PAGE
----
ABgene (Thermo Fisher) of Surrey, UK, has been awarded US Patent No. D679,830, "PCR multiwell plate."
Simon May, Jeffrey Coulling, Clive Harrison, and Nicola Burbidge are named as inventors.
The patent claim the ornamental design for a PCR multiwell plate, according to its abstract.
US Patent No. 8,415,141, "Enclosed unit for rapid detection of a target nucleic acid amplification product," has been awarded to an undisclosed party.
Qimin You, Lin Hu, Jiayong Gu, and Qinhao Yu, all of Hangzhou, China, are named as inventors.
Relates to a method for rapid detection of a target nucleic acid amplification product while preventing cross-contamination between target nucleic acid amplification products and avoiding false positives. The method comprises a) leaving the reaction tube unopened after the amplification reaction is finished, so as to prevent the target nucleic acid amplification product from leaking out and resulting in contamination; b) placing the unopened reaction tube inside an enclosed unit, enabling the target nucleic acid amplification product to be transferred to a test strip from the reaction tube in a physically enclosed environment; c) performing detection in a visual readout manner, and determining the result; d) discarding the enclosed unit in a safe place as a whole without opening it after the detection. The invention also relates to a totally enclosed unit for detecting a target nucleic acid amplification product, and further still relates to applications of the unit for the detection of infectious pathogens, food industry, agriculture, livestock husbandry, customs quarantine control, and determination of DNA.
US Patent No. 8,415,104, "Heat flow polymerase chain reaction systems and methods," has been awarded to an undisclosed party.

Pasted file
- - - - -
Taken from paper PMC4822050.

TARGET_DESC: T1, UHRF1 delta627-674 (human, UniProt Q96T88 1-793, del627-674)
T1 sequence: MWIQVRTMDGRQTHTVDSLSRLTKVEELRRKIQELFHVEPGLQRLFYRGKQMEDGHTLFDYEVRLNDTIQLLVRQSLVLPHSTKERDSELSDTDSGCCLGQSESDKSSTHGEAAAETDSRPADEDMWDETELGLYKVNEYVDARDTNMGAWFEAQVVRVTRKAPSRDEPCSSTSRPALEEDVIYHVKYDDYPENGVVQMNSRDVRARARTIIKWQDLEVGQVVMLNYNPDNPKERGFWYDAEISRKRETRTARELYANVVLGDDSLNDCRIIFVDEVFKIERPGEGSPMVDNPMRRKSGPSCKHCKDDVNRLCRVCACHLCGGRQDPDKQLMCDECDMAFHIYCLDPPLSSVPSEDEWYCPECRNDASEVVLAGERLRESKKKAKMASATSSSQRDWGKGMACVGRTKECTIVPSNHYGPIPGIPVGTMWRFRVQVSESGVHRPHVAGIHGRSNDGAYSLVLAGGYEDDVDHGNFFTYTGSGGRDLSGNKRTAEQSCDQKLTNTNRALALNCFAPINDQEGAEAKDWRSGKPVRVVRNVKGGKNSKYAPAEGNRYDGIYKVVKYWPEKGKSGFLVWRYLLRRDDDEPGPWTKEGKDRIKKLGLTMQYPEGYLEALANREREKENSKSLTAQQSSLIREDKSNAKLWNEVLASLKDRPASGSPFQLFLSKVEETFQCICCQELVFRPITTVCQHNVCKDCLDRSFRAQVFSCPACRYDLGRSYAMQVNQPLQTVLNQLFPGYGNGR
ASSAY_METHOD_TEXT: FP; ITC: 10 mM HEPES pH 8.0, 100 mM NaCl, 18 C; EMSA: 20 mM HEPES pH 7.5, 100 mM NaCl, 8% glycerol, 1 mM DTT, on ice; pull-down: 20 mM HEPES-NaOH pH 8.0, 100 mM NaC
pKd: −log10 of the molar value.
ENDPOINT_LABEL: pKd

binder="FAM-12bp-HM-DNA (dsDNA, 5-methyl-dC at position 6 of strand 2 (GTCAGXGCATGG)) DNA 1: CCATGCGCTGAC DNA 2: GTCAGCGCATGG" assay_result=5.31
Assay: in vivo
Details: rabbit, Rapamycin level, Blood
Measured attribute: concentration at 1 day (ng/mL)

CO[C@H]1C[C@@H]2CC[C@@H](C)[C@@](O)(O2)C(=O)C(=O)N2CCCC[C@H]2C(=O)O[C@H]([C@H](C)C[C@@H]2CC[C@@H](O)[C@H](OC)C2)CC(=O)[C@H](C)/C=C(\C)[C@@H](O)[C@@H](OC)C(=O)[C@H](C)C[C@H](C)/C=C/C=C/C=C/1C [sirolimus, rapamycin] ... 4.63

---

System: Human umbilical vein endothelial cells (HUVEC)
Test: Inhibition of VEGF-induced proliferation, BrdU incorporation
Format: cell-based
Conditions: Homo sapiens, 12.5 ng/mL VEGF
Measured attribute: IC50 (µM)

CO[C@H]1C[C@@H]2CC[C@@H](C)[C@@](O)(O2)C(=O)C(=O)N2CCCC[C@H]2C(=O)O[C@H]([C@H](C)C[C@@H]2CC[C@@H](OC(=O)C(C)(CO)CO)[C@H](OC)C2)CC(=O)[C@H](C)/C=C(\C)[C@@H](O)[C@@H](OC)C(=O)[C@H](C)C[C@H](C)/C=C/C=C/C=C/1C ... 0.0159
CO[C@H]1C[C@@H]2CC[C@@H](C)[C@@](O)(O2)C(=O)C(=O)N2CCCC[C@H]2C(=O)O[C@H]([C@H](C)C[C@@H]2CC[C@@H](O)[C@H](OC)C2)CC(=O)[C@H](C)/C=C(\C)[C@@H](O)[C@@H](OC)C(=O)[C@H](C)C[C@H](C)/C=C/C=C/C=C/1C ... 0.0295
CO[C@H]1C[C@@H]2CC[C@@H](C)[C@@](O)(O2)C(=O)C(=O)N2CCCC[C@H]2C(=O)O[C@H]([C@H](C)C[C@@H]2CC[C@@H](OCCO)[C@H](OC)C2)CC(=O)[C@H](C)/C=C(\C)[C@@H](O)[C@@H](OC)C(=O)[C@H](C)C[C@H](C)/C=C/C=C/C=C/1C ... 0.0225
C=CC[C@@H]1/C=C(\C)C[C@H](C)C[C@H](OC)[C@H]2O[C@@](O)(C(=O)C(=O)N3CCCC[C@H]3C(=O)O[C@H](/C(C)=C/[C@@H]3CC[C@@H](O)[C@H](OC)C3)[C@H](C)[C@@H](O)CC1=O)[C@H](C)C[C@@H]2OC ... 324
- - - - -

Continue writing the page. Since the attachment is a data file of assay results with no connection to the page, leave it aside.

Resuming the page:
Warren Dinges of Seattle is named as inventor. Dinges is CEO, president, and founder of startup company Heatflow Technologies, and a physician specializing in infectious diseases at the Polyclinic.
The patent covers methods and systems for PCR that are capable of detecting amplified DNA during or after the PCR process. The methods and systems may utilize differential scanning calorimetry or differential thermal analysis techniques.
HandyLab (Becton Dickinson) has been awarded US Patent No. 8,415,103, "Microfluidic cartridge."
Kalyan Handique is named as inventor.
Relates to microfluidic cartridges configured to amplify and detect polynucleotides extracted from multiple biological samples in parallel. The technology includes a microfluidic substrate comprising a plurality of sample lanes, each of which comprises a microfluidic network having, in fluid communication with one another: an inlet; a first valve and a second valve; a first channel leading from the inlet, via the first valve, to a reaction chamber; and a second channel leading from the reaction chamber, via the second valve, to a vent.
Iquum has been awarded US Patent No. 8,414,845, "Sample multiprocessing."
Shuqi Chen, Bertrand Lemieux, and Lingjun Shen are named as inventors.
Describes a sample processing vessel that may include a branch segment and at least two tracks. The tracks may be fluidly isolated from one another by a permanent seal, and may be segmented by breakable seals. The branch segment may be temporarily isolated from the tracks by breakable seals and put in fluid communication with the tracks once those seals are broken, such that fluid received by the branch segment is divided into portions that pass into both tracks; wherein at least one segment in the first track contains a reagent selected to perform a first assay; at least one segment in said second track contains a reagent selected to perform a second assay; and at least one segment not in said first or second tracks contains a reagent to prepare a sample for said first and second assays.